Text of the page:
Ye stiff-necked and uncircumcised in heart and ears, ye do always resist the Holy Ghost: as your fathers did, so do ye.
Though these words are not once cited or referred to by Dr. Whitby, as I remember, yet, inasmuch as the Remonstrants have never failed to urge them in favor of the irresistibility of God’s grace in conversion, and to prove that that work is not wrought by an irresistible power; and that men may have sufficient grace for conversion who are not converted, it will be proper not to omit them; their argument from them stands thus. If the Holy Spirit may be resisted when, he acts in man with a purpose and will to convert him, then he does not work conversion by an irresistible power; but the Holy Spirit may be resisted when he acts in man with a purpose and will to convert him: therefore, etc. But,
1. That the Spirit of God in the operations of his grace upon the heart in conversion, may be resisted, that is, opposed, is allowed; but that he may be so resisted as to be overcome, or be hindered in, or obliged to cease from the work of conversion, so as that it comes to nothing, where he acts with purpose and will to convert, must be denied, for who hath resisted his will? who, in this sense, can resist it? No one instance of this kind can ever be produced.
2. It should be proved that the Spirit of God was in these persons, and was acting in them with a design to convert them, and that they had sufficient grace for conversion given them, and that that grace was the same with that which is given to persona who are only converted; whereas it does not appear that they had any grace at all, since they are said to be stiff-necked and uncircumcised in heart and ears.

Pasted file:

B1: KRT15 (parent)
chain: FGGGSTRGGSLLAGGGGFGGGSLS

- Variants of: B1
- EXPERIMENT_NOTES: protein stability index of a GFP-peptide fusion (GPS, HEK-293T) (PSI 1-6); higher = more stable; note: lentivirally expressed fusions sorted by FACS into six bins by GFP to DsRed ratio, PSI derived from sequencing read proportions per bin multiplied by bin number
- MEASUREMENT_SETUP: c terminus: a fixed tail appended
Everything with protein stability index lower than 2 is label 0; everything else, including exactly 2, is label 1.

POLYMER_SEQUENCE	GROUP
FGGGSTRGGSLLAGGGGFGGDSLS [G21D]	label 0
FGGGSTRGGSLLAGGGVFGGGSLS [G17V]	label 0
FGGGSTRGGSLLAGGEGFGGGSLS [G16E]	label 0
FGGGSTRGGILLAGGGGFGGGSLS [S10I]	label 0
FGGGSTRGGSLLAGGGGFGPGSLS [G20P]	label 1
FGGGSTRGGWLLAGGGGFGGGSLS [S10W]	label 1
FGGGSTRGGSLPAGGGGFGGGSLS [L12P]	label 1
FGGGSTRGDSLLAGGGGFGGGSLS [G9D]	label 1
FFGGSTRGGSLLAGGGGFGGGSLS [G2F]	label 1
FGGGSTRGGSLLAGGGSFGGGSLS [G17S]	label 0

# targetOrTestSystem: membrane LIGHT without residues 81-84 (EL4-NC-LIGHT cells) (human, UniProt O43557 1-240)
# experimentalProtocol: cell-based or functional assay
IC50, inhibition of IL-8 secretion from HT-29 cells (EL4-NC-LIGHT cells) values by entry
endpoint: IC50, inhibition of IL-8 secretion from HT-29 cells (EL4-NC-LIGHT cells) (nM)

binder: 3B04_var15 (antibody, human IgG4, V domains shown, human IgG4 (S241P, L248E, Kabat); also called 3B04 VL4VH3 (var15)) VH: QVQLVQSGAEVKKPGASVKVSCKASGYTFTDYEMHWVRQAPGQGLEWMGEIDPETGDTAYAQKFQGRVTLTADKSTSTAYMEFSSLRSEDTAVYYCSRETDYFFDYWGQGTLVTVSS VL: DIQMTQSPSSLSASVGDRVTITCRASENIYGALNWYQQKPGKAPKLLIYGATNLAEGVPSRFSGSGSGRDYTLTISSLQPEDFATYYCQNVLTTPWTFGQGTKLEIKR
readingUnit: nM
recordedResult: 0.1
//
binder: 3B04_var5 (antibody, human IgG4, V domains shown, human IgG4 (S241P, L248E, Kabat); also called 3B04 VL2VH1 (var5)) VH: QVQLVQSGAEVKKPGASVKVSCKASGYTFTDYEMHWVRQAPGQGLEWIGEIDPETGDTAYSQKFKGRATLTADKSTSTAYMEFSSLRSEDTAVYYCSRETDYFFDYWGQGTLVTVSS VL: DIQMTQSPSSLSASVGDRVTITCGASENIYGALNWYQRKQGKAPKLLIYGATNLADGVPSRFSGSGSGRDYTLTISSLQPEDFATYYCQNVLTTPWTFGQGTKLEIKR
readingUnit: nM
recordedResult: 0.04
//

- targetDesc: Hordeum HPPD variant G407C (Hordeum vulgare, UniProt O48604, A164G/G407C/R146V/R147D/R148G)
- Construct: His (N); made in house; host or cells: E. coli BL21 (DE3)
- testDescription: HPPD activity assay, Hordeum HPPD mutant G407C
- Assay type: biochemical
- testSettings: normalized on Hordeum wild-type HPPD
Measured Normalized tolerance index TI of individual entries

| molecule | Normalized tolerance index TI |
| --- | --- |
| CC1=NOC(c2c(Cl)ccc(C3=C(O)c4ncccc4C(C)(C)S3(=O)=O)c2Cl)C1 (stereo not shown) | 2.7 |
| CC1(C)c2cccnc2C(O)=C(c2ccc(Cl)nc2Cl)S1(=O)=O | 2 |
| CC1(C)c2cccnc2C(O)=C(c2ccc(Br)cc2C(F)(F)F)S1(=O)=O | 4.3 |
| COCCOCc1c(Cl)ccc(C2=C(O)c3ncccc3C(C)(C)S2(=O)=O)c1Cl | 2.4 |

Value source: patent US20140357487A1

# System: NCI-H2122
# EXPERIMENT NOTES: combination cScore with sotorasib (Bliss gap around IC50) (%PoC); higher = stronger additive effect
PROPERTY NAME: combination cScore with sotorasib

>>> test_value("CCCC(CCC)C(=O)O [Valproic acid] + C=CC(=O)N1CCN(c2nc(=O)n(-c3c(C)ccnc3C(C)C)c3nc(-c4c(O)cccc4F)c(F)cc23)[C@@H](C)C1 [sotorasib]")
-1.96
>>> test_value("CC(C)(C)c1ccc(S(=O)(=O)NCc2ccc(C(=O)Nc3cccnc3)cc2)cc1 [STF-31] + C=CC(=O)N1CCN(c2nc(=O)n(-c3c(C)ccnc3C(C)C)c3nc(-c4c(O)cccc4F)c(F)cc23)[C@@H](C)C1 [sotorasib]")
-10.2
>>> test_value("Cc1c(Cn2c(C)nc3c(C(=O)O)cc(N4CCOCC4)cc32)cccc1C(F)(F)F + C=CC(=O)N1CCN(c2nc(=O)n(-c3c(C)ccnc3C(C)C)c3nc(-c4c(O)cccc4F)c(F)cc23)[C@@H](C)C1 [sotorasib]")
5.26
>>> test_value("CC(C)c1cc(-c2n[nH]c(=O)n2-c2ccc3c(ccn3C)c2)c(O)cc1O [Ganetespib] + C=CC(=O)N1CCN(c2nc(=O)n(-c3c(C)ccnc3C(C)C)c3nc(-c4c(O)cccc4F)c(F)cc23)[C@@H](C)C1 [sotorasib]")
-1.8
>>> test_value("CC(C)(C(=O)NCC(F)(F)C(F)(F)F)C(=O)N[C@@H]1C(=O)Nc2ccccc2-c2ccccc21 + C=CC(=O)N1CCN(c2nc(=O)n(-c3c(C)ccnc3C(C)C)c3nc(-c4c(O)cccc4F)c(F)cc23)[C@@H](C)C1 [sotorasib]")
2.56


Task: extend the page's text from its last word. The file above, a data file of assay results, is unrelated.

3. Supposing the Spirit of God was acting in them with a purpose and will to convert them, it will be difficult to prove that they so resisted, and continued to resist him, as that they were not hereafter converted by him; we are sure that one of these persons, namely Saul, was afterwards really and truly converted; and how many more were so, we know not.
4. The resistance made by these persons was not to the Spirit of God in them, of which they were destitute, but to the Spirit of God in his ministers, in his apostles, and particularly Stephen; not to any internal operation of his grace, which does not appear to have been in them, but to the external ministry of the word, and to all that objective light, knowledge, evidence, and conviction, that it gave of Jesus being the Messiah; in which sense they are said to reject the counsel of God against themselves (Luke 7:30); and to put from them the word of God (Acts 13:46). Such who resist Christ’s ministers resist him; and such who resist him may be said to resist his Holy Spirit. Once more, The word anipiptete, signifies a rushing against, and falling upon, in a rude and hostile manner; and fitly expresses their ill-treatment of Christ and his ministers, by falling upon them and putting them to death, which is the resistance here particularly designed, as is manifest from the following words (v. 52).
 In Coll. Hag. art. 3. 4. p. 215, Acta Synod. p. 70, etc.; Limborch, 50:4,c. 13, sect. 14, p. 373.